(5) Nugent Brasher, “The Chichilticale Camp of Francisco Vázquez de Coronado: The Search for the Red House,” New Mexico Historical Review 82 (fall 2007): 433–68; "The Red House Camp and the Captain General: The 2009 Report on the Coronado Expedition Campsite of Chichilticale," New Mexico Historical Review 84 (winter 2009): 1-64; "Spanish Lead Shot of the Coronado Expedition: A Progress Report on Isotope Analysis of Lead from Five Sites," New Mexico Historical Review 85 (winter 2010): 79-81; “Francisco Vázquez de Coronado at Doubtful Canyon and on the Trail North: The 2011 Report Including Lead Isotopes, Artifact Interpretation, and Camp Description,” New Mexico Historical Review 86 (summer 2011):325-75; “The Coronado Exploration Program: A Narrative of the Search for the Captain General,” in The Latest Word from 1540: People, Places, and Portrayals of the Coronado Expedition, ed. Richard Flint and Shirley Cushing Flint (Albuquerque: University of New Mexico Press, 2011), 229-61. I reported this discovery at Big Dry Creek in Brasher, “Francisco Vázquez de Coronado at Doubtful Canyon,” 2011, 369 n. 30. Regrettably, the legend of Map 3 of my 2011 report contains an error: the trail symbol for the Coronado Trail is incorrect; readers should know that the Coronado Trail passed through Tarasca.)
(6) Minnie Bell Hudson, Home on the Range: Her Story & Recipe Roundup (Payson, AZ: Git A Rope! Publishing, Inc, 2006. For a comment by Minnie Bell concerning where the Coronado Expedition could have climbed onto the Mogollon Rim, see: Nugent Brasher, “The Coronado Exploration Program: A Narrative of the Search for the Captain General,” in The Latest Word from 1540: People, Places, and Portrayals of the Coronado Expedition, ed. Richard Flint and Shirley Cushing Flint (Albuquerque: University of New Mexico Press, 2011), 235.)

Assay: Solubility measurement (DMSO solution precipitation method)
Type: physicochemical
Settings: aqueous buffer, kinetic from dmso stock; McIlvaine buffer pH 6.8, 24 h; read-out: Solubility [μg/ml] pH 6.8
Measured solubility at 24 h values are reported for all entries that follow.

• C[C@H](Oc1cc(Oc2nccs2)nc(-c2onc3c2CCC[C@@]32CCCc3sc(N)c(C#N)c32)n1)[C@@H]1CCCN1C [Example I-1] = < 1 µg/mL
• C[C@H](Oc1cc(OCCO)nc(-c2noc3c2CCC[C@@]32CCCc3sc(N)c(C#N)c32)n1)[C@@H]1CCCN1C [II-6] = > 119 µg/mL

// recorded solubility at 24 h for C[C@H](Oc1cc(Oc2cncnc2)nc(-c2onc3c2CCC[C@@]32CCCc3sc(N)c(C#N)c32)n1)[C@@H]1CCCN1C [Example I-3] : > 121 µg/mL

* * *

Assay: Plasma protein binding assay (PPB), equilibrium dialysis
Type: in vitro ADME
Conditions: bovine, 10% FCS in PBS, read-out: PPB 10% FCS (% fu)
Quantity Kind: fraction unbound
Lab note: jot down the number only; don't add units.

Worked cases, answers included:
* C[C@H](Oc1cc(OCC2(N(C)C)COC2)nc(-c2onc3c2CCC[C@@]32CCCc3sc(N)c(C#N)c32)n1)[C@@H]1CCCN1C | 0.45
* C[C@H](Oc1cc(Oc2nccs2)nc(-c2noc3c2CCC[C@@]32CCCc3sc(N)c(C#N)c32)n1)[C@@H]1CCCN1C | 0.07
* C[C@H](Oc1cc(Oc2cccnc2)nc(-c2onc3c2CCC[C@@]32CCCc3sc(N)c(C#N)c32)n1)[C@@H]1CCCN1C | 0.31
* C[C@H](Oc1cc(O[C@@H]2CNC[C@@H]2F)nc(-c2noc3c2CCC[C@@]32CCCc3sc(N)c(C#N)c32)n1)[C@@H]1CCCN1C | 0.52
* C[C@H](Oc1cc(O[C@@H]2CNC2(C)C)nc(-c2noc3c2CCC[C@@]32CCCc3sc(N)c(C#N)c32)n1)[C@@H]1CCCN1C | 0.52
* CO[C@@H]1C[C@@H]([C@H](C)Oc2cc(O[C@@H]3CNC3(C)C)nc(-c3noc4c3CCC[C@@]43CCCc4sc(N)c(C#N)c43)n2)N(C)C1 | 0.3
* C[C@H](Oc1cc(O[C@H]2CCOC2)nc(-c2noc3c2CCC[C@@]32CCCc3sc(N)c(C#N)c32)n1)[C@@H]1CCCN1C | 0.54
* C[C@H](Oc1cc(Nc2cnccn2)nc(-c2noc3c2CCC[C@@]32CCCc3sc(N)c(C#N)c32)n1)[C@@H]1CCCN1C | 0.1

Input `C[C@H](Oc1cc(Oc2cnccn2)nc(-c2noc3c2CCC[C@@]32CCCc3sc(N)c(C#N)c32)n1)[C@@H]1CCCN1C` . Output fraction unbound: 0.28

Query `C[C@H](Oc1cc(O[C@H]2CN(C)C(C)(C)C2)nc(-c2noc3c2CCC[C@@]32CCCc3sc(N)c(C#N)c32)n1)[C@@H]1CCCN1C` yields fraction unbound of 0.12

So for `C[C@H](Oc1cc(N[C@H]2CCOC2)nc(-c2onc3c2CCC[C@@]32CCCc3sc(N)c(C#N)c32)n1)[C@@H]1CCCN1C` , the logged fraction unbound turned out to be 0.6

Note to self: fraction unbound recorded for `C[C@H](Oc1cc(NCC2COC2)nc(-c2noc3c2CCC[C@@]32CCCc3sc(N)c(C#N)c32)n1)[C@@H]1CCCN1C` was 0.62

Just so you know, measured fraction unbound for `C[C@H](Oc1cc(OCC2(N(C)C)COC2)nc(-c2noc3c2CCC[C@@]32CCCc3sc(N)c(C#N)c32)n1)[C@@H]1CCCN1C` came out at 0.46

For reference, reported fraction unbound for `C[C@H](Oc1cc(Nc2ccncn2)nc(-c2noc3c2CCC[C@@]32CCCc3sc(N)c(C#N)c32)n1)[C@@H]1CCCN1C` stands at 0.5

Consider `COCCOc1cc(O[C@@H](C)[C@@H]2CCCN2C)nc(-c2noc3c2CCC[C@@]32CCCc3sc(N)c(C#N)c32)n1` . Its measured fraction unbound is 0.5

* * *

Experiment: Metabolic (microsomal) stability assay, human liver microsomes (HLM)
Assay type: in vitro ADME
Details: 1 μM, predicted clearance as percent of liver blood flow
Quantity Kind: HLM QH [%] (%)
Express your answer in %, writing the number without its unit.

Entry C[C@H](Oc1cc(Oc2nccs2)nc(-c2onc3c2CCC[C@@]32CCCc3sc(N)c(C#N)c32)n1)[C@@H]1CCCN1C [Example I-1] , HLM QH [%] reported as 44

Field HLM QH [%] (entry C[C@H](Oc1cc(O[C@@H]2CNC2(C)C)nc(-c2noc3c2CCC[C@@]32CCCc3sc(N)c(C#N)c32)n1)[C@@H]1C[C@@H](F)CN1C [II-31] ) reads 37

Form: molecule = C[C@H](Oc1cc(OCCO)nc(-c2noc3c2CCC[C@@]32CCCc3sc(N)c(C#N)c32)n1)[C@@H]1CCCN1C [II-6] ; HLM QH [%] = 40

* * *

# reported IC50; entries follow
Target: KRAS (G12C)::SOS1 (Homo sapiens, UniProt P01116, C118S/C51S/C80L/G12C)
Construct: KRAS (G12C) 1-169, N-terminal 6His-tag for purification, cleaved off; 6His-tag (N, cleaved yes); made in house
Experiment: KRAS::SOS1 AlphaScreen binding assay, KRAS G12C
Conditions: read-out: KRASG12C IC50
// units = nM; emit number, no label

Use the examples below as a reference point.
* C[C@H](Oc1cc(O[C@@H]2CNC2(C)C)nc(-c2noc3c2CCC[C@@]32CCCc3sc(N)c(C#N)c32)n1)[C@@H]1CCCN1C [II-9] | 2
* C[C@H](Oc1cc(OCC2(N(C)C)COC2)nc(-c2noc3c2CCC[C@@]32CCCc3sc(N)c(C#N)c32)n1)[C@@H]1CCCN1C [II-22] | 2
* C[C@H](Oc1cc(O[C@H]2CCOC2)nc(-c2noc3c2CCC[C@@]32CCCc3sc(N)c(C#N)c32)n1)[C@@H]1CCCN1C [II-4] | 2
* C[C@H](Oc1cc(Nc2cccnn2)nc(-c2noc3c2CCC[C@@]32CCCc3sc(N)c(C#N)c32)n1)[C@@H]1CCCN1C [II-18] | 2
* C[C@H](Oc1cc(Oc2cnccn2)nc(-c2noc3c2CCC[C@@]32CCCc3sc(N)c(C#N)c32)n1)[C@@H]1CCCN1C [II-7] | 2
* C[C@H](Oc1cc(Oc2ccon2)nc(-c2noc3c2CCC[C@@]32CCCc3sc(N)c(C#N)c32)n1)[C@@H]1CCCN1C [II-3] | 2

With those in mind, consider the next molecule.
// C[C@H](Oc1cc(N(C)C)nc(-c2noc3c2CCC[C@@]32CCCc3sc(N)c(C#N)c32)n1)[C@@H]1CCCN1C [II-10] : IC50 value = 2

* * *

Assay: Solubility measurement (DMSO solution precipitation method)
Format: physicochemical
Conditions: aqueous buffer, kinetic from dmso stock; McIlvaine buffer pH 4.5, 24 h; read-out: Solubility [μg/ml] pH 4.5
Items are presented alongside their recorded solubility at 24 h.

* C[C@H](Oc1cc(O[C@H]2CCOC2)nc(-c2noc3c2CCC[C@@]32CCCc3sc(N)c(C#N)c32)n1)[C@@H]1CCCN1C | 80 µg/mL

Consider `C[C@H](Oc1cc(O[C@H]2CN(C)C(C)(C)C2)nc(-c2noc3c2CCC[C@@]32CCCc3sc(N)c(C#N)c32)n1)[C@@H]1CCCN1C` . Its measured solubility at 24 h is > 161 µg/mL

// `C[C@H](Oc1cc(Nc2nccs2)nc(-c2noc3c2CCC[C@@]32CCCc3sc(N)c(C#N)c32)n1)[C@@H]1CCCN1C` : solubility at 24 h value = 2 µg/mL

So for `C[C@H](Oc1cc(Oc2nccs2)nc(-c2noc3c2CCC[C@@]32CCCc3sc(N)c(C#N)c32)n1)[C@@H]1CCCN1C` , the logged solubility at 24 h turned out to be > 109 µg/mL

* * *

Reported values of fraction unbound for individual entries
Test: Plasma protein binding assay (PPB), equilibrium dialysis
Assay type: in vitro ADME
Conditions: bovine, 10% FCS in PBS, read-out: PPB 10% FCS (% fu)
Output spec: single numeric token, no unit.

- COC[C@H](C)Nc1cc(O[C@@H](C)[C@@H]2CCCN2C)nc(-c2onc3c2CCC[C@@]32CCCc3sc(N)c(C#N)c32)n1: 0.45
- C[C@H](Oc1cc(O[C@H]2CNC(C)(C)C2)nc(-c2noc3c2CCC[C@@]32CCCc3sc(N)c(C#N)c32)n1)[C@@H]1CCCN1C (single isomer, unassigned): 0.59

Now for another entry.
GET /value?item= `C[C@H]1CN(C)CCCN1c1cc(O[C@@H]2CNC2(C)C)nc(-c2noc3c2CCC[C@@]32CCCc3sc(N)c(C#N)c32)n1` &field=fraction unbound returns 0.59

(7) Minnie Bell, Karen Brasher and I set out to trace the old wagon road. We started at Soldier’s Hill. Minnie Bell knew the road was there because her neighbor Jess Hines, who had helped build the unpaved vehicle road during the 1920s, knew the site. He had found cartridges from the Soldier's Hill ambush, and he had taken Minnie Bell, who was then only a little girl, to the spot to show and tell the local history. The wagon road descended from Soldier’s Hill through a natural cut to drop into a basin of eroded topography. The old road followed the path of least resistance for wheels, and the route was sometimes outlined with rocks on each side, appearing like particular portions of the Butterfield Trail in Doubtful Canyon. Off the trace was “up-and-down” tierra doblada, terrain to be avoided by herds of Coronado livestock. The contemporary game trail followed the wagon road. Subtle signs, such as gentle cuts, shallow ruts, unexpected level spots, and broken lines of rocks revealed the old road. Along the road itself was "trail trash" – parts of wagons, carriage bolts, horseshoes, decayed tin, broken crockery. These surprises seemed to be "out in the middle of nowhere" unless one recognized an old road. The wagon road we traced fits the description of the road location offered by late nineteenth-century rancher and historian William French, who had traveled the wagon road often. See: William French, Some Recollections of a Western Ranchman, New Mexico 1883-1899; Argosy-Antiquarian,Ltd. (New York, 1965) 2 vol., 112-19,v.1. The wagon road is shown on: United States Geological Survey, Mogollon, New Mexico Quadrangle, 1912. The actual Soldier’s Hill ambush site was been erased by the major landscape alteration of the modern highway.)